2. Trackside measurements of train velocities vary significantly from run to run, and multi-run averages are required to give full understanding of the nature of the train slipstream flows.
3. Moving model rig and wind tunnel measurements of train surface pressures with and without crosswinds are in good agreement with each other.
4. Moving model tests show that the effect of the ballast simulation on train slipstreams is significant.
5.CFD calculations, using the unsteady DES method, are in good agreement with wind tunnel results with and ithout crosswind simulations.
6.The physical model experiments and the CFD simulations suggest the flow around the trains are well organised with coherent flow structures, which is in contradiction to the transitory nature of the flow patterns measured at full scale.
Exploitation Route The results have numerous implications for the design of train and railway infrastructure and, in demonstrating the lack of agreement between full scale and model scale data challenges the basis of many current methodologies. These effects need to be more fully investigated in the future.
Sectors Environment,Transport

 
Description The full implications and impact of this work have begun to be realised - the results challenge existing methodologies in both physical and numerical modelling and thus can be expected to be of importance in the long term. In the short term, the results have indicated the utility of the Moving Model Rig technique for a number of measurements required during train authorisation, and these may well replace full scale measurements in the future.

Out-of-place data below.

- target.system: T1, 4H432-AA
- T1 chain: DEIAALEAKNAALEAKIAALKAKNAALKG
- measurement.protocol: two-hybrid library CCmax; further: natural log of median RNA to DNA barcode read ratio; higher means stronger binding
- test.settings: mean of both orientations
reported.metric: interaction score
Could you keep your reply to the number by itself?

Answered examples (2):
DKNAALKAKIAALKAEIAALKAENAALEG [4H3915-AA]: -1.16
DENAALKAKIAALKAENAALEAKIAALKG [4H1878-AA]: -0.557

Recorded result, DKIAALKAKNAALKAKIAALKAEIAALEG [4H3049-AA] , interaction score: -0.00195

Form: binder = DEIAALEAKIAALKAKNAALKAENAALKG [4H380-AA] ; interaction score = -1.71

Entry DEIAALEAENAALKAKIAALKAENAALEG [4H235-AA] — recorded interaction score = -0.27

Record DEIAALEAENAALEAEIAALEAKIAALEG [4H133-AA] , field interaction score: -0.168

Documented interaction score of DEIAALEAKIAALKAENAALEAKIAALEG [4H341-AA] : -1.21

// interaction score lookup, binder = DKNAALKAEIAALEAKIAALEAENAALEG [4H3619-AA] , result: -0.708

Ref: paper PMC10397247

First Year Of Impact 2016
Sector Environment,Transport
Impact Types Economic

 
Description EU Marie Curie
Amount € 195,000 (EUR)
Organisation Marie Sklodowska-Curie Actions 
Sector Academic/University
Country Global
Start 12/2016 
End 11/2018
 
Description A comparison of full scale and model scale measurements of train aerodynamic characteristics Stephenson Conference 
Form Of Engagement Activity A talk or presentation
Part Of Official Scheme? No
Geographic Reach International
Primary Audience Professional Practitioners
Results and Impact Discussion re further work
Year(s) Of Engagement Activity 2015
 
Description High speed rail - key challenges and solutions - Aerodynamics, High Speed Rail Conference Birmingham 
Form Of Engagement Activity A talk or presentation
Part Of Official Scheme? No
Geographic Reach International
Primary Audience Professional Practitioners
Results and Impact Wide ranging discussion and further contacts